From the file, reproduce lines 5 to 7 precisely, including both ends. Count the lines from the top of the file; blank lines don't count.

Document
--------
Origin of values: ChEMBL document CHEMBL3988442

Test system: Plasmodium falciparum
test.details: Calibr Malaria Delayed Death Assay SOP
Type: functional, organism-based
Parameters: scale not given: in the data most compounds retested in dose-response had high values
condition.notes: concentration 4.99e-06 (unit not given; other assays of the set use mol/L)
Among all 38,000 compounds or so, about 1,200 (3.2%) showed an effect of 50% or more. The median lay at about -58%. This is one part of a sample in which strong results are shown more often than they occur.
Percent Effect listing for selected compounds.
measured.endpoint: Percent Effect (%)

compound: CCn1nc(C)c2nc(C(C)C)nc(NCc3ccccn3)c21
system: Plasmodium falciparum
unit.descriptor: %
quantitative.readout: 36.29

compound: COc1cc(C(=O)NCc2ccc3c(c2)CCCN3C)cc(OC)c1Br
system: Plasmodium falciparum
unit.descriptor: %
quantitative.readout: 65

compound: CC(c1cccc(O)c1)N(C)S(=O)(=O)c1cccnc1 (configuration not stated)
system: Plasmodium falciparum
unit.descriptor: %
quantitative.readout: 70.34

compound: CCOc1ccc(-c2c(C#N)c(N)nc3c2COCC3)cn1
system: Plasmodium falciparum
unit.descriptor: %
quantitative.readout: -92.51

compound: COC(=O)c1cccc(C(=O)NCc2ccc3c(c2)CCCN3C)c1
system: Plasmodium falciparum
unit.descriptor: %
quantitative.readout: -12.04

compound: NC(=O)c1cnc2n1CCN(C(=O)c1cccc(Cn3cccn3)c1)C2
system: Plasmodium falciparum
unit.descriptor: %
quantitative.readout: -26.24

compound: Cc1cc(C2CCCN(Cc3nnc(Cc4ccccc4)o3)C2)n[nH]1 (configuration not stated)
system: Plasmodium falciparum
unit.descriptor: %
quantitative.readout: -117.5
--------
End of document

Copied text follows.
Parameters: scale not given: in the data most compounds retested in dose-response had high values
condition.notes: concentration 4.99e-06 (unit not given; other assays of the set use mol/L)
Among all 38,000 compounds or so, about 1,200 (3.2%) showed an effect of 50% or more. The median lay at about -58%. This is one part of a sample in which strong results are shown more often than they occur.